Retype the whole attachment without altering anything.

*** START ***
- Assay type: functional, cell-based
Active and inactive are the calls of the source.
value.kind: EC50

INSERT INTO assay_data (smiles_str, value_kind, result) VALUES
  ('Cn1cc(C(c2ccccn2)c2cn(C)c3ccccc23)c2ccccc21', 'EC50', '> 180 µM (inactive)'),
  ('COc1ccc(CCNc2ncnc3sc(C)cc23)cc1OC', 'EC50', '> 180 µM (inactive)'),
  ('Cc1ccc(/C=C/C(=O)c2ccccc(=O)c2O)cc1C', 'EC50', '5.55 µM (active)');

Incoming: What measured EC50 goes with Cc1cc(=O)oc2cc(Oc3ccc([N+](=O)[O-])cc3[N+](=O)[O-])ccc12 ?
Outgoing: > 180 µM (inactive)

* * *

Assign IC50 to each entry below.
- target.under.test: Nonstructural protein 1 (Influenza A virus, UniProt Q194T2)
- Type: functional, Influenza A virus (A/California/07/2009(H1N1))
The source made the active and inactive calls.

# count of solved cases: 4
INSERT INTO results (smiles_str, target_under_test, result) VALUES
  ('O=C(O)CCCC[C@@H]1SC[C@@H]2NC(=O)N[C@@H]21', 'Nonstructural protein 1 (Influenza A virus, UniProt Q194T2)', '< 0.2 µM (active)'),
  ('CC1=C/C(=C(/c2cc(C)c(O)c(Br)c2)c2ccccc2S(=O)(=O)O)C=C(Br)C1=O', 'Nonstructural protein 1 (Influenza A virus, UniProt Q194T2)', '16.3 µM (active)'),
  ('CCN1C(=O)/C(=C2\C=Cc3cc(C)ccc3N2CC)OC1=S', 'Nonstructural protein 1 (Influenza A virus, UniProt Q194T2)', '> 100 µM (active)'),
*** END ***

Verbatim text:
- Assay type: functional, cell-based
Active and inactive are the calls of the source.
value.kind: EC50

INSERT INTO assay_data (smiles_str, value_kind, result) VALUES
  ('Cn1cc(C(c2ccccn2)c2cn(C)c3ccccc23)c2ccccc21', 'EC50', '> 180 µM (inactive)'),
  ('COc1ccc(CCNc2ncnc3sc(C)cc23)cc1OC', 'EC50', '> 180 µM (inactive)'),
  ('Cc1ccc(/C=C/C(=O)c2ccccc(=O)c2O)cc1C', 'EC50', '5.55 µM (active)');

Incoming: What measured EC50 goes with Cc1cc(=O)oc2cc(Oc3ccc([N+](=O)[O-])cc3[N+](=O)[O-])ccc12 ?
Outgoing: > 180 µM (inactive)

* * *

Assign IC50 to each entry below.
- target.under.test: Nonstructural protein 1 (Influenza A virus, UniProt Q194T2)
- Type: functional, Influenza A virus (A/California/07/2009(H1N1))
The source made the active and inactive calls.

# count of solved cases: 4
INSERT INTO results (smiles_str, target_under_test, result) VALUES
  ('O=C(O)CCCC[C@@H]1SC[C@@H]2NC(=O)N[C@@H]21', 'Nonstructural protein 1 (Influenza A virus, UniProt Q194T2)', '< 0.2 µM (active)'),
  ('CC1=C/C(=C(/c2cc(C)c(O)c(Br)c2)c2ccccc2S(=O)(=O)O)C=C(Br)C1=O', 'Nonstructural protein 1 (Influenza A virus, UniProt Q194T2)', '16.3 µM (active)'),
  ('CCN1C(=O)/C(=C2\C=Cc3cc(C)ccc3N2CC)OC1=S', 'Nonstructural protein 1 (Influenza A virus, UniProt Q194T2)', '> 100 µM (active)'),